Generation of functional HLA-DR*1101 tetramers receptive for loading with pathogen or tumour derived synthetic peptides
© Moro et al; licensee BioMed Central Ltd. 2005
Received: 26 September 2005
Accepted: 05 December 2005
Published: 05 December 2005
MHC class I-peptide tetramers are currently utilised to characterize CD8+ T cell responses at single cell level. The generation and use of MHC class II tetramers to study antigen-specific CD4+ T cells appears less straightforward. Most MHC class II tetramers are produced with a homogeneously built-in peptide, reducing greatly their flexibility of use. We attempted the generation of "empty" functional HLA-DR*1101 tetramers, receptive for loading with synthetic peptides by incubation. No such reagent is in fact available for this HLA-DR allele, one of the most frequent in the Caucasian population.
We compared soluble MHC class II-immunoglobulin fusion proteins (HLA-DR*1101-Ig) with soluble MHC class II protein fused with an optimised Bir site for enzymatic biotynilation (HLA-DR*1101-Bir), both produced in insect cells. The molecules were multimerised by binding fluorochrome-protein A or fluorochrome-streptavidin, respectively. We find that HLA-DR*1101-Bir molecules are superior to the HLA-DR*1101-Ig ones both in biochemical and functional terms. HLA-DR*1101-Bir molecules can be pulsed with at least three different promiscuous peptide epitopes, derived from Tetanus Toxoid, influenza HA and the tumour associated antigen MAGE-3 respectively, to stain specific CD4+ T cells. Both staining temperature and activation state of CD4+ T cells are critical for the binding of peptide-pulsed HLA-DR*1101-Bir to the cognate TCR.
It is therefore possible to generate a soluble recombinant HLA-DR*1101 backbone that is receptive for loading with different peptides to stain specific CD4+ T cells. As shown for other HLA-DR alleles, we confirm that not all the strategies to produce soluble HLA-DR*1101 multimers are equivalent.
The direct ex-vivo visualization and quantification of antigen-specific T cells is key to the characterisation of complex immune responses. The antigen specificity of T cells is determined by the highly specific interaction between their TCR and the cognate MHC-peptide complex. The low affinity and fast off-rate of this interaction, however, precludes its exploitation to identify specific T cells [1–5]. Tetramer technology allows to circumvent this limitation, since the overall increased avidity of the MHC multimers compensates for the low affinity of the TCR-peptide/MHC interaction [6, 7]. MHC class I tetramers are now indeed largely used to characterise CD8+ T cells in many basic or clinical settings [8–13]. By contrast, the generation of functional soluble peptide/MHC class II multimers, to characterise CD4+ T cell responses, seems somewhat less straightforward. Structural differences between MHC class I and class II molecules might account for the greater difficulties to standardise the generation and production of MHC class II tetramers. In MHC class I molecules, the α chain alone contains the complete peptide-binding groove and it is stable in the soluble form when associated with the β2-microglobulin chain . In contrast, both the α and β chain of the MHC class II molecules contributes to the formation of the peptide-binding site, and molecular "zippers" are necessary to guide the correct inter-chain dimerisation to stabilize the soluble recombinant αβ heterodimers. Moreover, owing to the different structure of the peptide-binding groove, MHC class I and II molecules bind peptides stably and in an homogeneous frame or unstably and in heterogeneous frames, respectively [15, 16]. A variety of approaches have been used to overcome these hurdles and, in general, it appears that there does not exist a universal way to produce soluble MHC class II molecules. Most of the adopted strategies, however, generate MHC-class II molecules endowed with little or no flexibility in terms of peptide loading. For instance, HLA-DR1 and H2-IEk have been successfully produced in bacteria [17–19]. In analogy with the production of soluble MHC class I molecules, their α and β chains are separately produced in E. coli as denatured proteins, which are allowed to refold correctly as αβ heterodimer in the presence of a single peptide. Once refolded, however, the MHC class II heterodimer cannot exchange the peptide any longer. Another way to produce functional class II tetramers relies on the generation of soluble MHC class II αβ heterodimers engineered with a covalently linked peptide at the N-terminus of either chain, via a flexible amino acid linker of various lengths. This approach results in a homogeneous binding of the target peptides to the soluble MHC class II heterodimer [20–23]. This strategy has been successfully applied to both human and mouse MHC class II molecules produced in the prokaryotic as well as the eukaryotic expression system. The latter system is generally based on insect or mammalian cells, which offer the advantage over bacteria of producing proteins in native conformation and in glycosylated form. Although the presence of a covalently linked peptide improves the yield of functional soluble MHC class II tetramers, it negatively impacts on their flexibility of use, forcing the separate production of a soluble MHC II molecule for each peptide of interest.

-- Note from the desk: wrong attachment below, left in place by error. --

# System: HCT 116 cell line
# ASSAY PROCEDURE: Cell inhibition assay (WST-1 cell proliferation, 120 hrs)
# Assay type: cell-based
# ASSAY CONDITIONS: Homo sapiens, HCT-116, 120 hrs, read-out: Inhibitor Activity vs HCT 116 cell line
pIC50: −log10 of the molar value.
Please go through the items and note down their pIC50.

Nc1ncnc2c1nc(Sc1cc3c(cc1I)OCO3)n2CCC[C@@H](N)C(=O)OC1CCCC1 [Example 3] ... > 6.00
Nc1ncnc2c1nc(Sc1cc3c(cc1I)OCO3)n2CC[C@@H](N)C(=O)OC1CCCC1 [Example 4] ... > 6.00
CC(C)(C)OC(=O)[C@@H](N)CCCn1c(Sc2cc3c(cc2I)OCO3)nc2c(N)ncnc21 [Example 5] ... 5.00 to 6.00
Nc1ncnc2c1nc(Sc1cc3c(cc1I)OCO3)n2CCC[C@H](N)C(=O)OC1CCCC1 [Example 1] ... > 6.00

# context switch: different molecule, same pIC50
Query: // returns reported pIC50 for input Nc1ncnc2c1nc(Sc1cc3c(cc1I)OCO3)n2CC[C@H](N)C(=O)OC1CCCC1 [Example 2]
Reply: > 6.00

The generation of soluble recombinant MHC class II molecules without covalently linked peptide has been successfully used with HLA-DR*0401 and HLA-DR0*404 molecules [23–26]. This approach permits an increased flexibility in the usage of recombinant HLA-DR monomers, which are loaded with the desired synthetic peptides by in vitro incubation.